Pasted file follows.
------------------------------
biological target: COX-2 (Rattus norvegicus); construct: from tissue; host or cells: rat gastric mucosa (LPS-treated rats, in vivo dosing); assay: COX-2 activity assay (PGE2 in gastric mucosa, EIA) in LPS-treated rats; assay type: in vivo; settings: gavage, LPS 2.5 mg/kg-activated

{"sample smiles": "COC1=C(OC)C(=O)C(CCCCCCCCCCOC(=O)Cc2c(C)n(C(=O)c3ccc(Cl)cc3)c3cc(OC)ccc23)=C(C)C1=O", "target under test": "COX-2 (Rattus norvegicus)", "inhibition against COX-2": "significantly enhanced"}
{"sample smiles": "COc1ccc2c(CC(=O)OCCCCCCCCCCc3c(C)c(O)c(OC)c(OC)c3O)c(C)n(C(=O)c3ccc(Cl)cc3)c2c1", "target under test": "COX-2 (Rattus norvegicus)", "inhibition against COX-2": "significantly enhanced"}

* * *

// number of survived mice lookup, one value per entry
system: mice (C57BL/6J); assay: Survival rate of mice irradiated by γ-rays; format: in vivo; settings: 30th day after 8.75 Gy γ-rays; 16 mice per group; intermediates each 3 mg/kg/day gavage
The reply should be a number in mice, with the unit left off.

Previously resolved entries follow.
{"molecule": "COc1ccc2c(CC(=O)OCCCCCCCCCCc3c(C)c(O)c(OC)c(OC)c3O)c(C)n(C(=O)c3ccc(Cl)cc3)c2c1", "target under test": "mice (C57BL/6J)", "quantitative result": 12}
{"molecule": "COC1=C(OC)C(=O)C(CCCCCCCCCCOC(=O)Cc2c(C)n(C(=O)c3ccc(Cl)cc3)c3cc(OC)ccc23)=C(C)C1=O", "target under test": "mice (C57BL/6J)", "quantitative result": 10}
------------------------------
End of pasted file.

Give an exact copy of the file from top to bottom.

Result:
biological target: COX-2 (Rattus norvegicus); construct: from tissue; host or cells: rat gastric mucosa (LPS-treated rats, in vivo dosing); assay: COX-2 activity assay (PGE2 in gastric mucosa, EIA) in LPS-treated rats; assay type: in vivo; settings: gavage, LPS 2.5 mg/kg-activated

{"sample smiles": "COC1=C(OC)C(=O)C(CCCCCCCCCCOC(=O)Cc2c(C)n(C(=O)c3ccc(Cl)cc3)c3cc(OC)ccc23)=C(C)C1=O", "target under test": "COX-2 (Rattus norvegicus)", "inhibition against COX-2": "significantly enhanced"}
{"sample smiles": "COc1ccc2c(CC(=O)OCCCCCCCCCCc3c(C)c(O)c(OC)c(OC)c3O)c(C)n(C(=O)c3ccc(Cl)cc3)c2c1", "target under test": "COX-2 (Rattus norvegicus)", "inhibition against COX-2": "significantly enhanced"}

* * *

// number of survived mice lookup, one value per entry
system: mice (C57BL/6J); assay: Survival rate of mice irradiated by γ-rays; format: in vivo; settings: 30th day after 8.75 Gy γ-rays; 16 mice per group; intermediates each 3 mg/kg/day gavage
The reply should be a number in mice, with the unit left off.

Previously resolved entries follow.
{"molecule": "COc1ccc2c(CC(=O)OCCCCCCCCCCc3c(C)c(O)c(OC)c(OC)c3O)c(C)n(C(=O)c3ccc(Cl)cc3)c2c1", "target under test": "mice (C57BL/6J)", "quantitative result": 12}
{"molecule": "COC1=C(OC)C(=O)C(CCCCCCCCCCOC(=O)Cc2c(C)n(C(=O)c3ccc(Cl)cc3)c3cc(OC)ccc23)=C(C)C1=O", "target under test": "mice (C57BL/6J)", "quantitative result": 10}